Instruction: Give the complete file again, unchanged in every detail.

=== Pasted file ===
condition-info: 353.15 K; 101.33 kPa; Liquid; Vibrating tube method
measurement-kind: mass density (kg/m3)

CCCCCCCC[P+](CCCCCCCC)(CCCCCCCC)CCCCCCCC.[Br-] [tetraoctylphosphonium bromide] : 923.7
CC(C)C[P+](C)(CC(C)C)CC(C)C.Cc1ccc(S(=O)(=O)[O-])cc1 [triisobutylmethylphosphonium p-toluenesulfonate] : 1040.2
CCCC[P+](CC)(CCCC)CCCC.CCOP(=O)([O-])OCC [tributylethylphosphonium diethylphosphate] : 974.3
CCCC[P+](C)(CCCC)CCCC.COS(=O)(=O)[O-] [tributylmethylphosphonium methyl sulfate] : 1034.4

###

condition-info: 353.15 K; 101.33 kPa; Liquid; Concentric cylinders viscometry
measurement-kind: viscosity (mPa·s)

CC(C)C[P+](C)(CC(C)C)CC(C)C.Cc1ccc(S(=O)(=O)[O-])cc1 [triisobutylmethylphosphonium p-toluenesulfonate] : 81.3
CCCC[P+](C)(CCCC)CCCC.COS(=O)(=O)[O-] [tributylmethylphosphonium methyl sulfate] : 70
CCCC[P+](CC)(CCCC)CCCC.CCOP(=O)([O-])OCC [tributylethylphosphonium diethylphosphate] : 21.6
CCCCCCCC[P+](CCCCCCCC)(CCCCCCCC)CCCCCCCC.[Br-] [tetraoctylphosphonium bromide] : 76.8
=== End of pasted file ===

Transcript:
condition-info: 353.15 K; 101.33 kPa; Liquid; Vibrating tube method
measurement-kind: mass density (kg/m3)

CCCCCCCC[P+](CCCCCCCC)(CCCCCCCC)CCCCCCCC.[Br-] [tetraoctylphosphonium bromide] : 923.7
CC(C)C[P+](C)(CC(C)C)CC(C)C.Cc1ccc(S(=O)(=O)[O-])cc1 [triisobutylmethylphosphonium p-toluenesulfonate] : 1040.2
CCCC[P+](CC)(CCCC)CCCC.CCOP(=O)([O-])OCC [tributylethylphosphonium diethylphosphate] : 974.3
CCCC[P+](C)(CCCC)CCCC.COS(=O)(=O)[O-] [tributylmethylphosphonium methyl sulfate] : 1034.4

###

condition-info: 353.15 K; 101.33 kPa; Liquid; Concentric cylinders viscometry
measurement-kind: viscosity (mPa·s)

CC(C)C[P+](C)(CC(C)C)CC(C)C.Cc1ccc(S(=O)(=O)[O-])cc1 [triisobutylmethylphosphonium p-toluenesulfonate] : 81.3
CCCC[P+](C)(CCCC)CCCC.COS(=O)(=O)[O-] [tributylmethylphosphonium methyl sulfate] : 70
CCCC[P+](CC)(CCCC)CCCC.CCOP(=O)([O-])OCC [tributylethylphosphonium diethylphosphate] : 21.6
CCCCCCCC[P+](CCCCCCCC)(CCCCCCCC)CCCCCCCC.[Br-] [tetraoctylphosphonium bromide] : 76.8